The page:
Figure 1. Light propagating in the fundamental mode (left) is converted with a long-period grating to a single high-order mode, where it can be amplified in an ultralarge-mode-area fiber. The large effective area of this fiber minimizes nonlinearities. After sufficient amplification, the single high-order mode is converted back to the fundamental mode (right).
Our technique involves a three-step arrangement (Figure 1). The signal is introduced into the fundamental mode of the fiber — a step similar to the conventional approach — which can be achieved with splices, collimation and/or focusing. Thereafter, the signal is transformed into the desired higher-order mode in an ultra-large-mode-area fiber with an in-fiber grating. Because the transformation involves converting a single lower-order mode into a single higher-order mode, it is achieved by resonant coupling — a highly efficient process with experimentally measured conversion efficiencies greater than 99 percent. After sufficient amplification has taken place in the ultra-large-mode-area fiber, the single high-order mode is converted back to a low-order mode.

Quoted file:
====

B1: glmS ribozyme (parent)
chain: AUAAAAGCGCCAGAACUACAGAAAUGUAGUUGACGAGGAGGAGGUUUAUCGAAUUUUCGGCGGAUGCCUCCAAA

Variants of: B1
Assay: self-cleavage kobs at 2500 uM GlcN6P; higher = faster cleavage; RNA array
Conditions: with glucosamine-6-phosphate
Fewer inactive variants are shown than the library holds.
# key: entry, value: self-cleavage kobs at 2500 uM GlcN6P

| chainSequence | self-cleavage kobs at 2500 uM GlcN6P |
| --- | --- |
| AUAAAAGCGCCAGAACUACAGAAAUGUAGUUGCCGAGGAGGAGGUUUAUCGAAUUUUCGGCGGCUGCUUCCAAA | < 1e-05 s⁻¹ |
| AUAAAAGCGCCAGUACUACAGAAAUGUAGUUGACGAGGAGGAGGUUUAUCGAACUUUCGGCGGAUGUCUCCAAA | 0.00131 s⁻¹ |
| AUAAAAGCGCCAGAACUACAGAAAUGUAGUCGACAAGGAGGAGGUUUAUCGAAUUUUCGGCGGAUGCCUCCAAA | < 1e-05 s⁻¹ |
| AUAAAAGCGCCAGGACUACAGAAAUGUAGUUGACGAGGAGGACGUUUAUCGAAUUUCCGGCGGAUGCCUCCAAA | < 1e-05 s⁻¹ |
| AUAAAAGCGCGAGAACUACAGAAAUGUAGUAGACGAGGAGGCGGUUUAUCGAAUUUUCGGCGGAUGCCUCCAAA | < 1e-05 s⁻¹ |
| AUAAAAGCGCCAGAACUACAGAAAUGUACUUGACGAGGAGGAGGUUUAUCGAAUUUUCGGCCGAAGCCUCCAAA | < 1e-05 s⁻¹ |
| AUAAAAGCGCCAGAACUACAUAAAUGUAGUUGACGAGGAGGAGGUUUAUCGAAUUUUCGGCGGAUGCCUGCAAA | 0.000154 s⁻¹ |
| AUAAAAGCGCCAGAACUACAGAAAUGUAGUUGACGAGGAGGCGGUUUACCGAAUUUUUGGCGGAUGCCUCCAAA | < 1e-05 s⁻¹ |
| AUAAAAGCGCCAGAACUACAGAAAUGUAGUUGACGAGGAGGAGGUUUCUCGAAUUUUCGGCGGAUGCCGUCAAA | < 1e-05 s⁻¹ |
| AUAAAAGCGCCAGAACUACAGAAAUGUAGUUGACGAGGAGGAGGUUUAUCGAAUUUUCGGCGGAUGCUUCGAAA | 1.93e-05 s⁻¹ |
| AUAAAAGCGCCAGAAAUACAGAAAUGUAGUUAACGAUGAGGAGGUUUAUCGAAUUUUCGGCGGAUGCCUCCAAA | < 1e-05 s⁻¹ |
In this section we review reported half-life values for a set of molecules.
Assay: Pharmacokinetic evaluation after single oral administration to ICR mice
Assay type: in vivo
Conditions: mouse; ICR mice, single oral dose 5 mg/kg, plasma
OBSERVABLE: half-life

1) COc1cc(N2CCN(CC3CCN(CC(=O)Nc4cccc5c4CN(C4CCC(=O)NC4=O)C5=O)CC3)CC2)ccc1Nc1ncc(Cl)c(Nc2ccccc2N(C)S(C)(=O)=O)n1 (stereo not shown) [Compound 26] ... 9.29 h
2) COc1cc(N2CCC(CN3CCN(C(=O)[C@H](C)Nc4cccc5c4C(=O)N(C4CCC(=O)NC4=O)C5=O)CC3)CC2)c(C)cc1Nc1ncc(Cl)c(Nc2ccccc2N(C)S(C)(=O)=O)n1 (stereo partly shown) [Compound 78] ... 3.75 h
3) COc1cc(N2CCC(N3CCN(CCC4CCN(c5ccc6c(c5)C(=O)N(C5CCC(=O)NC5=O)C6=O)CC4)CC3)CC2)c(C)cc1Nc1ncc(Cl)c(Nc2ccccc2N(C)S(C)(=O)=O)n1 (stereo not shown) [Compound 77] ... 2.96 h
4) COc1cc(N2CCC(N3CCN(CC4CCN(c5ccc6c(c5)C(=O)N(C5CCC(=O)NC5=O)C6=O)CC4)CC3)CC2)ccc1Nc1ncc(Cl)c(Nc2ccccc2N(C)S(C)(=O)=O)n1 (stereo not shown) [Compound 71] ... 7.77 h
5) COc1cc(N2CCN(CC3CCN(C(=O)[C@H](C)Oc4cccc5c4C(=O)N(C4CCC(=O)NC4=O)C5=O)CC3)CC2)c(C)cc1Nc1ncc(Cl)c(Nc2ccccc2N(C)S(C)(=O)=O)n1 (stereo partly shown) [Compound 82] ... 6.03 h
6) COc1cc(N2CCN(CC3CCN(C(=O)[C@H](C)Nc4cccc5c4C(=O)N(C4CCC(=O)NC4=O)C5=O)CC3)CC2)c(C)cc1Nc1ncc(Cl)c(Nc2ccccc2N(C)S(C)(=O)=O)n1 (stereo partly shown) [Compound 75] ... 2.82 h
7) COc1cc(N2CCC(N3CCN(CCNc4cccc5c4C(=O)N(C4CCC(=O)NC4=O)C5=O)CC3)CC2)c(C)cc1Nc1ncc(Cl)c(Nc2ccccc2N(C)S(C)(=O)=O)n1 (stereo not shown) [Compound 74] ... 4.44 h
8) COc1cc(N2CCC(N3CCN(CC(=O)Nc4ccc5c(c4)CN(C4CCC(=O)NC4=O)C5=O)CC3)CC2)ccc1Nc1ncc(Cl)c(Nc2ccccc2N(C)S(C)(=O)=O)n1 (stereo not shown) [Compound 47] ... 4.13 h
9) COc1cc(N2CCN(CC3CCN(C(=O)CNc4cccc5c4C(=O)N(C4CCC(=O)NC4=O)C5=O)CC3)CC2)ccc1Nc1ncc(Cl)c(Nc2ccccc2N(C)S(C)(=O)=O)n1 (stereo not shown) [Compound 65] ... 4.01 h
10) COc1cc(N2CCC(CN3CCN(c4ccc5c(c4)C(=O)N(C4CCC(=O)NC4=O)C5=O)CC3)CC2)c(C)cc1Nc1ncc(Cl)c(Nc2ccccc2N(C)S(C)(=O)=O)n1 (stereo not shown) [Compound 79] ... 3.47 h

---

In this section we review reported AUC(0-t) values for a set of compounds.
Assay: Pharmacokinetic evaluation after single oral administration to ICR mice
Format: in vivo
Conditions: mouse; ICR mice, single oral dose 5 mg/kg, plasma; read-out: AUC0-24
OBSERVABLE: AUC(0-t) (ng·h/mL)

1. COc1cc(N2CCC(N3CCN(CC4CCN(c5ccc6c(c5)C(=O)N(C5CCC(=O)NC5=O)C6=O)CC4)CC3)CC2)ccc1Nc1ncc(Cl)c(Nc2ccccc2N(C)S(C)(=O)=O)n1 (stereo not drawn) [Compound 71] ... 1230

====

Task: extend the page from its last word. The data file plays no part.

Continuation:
Achieving large mode area
The effective mode area (Aeff ) of a fiber is defined by:
Aeff = [I • dA]2 / I2 • dA
where I is the intensity of the mode, and dA signifies integration over the cross-sectional area of the fiber. Commercial fibers with effective areas as large as ~800 μm2 are now achievable. One way to combat the instability that accompanies scaling to even larger mode areas is to decrease the index step that defines the waveguide, but this ultimately leads to very weakly guided modes that are, in turn, susceptible to bends and a host of other perturbations.
Laboratory demonstrations using this approach have achieved effective areas as large as 2000 μm2, but such demonstrations required great precision in input coupling and fiber handling4 — requirements that negate many of the robustness and high-reliability traits of fibers that make them attractive.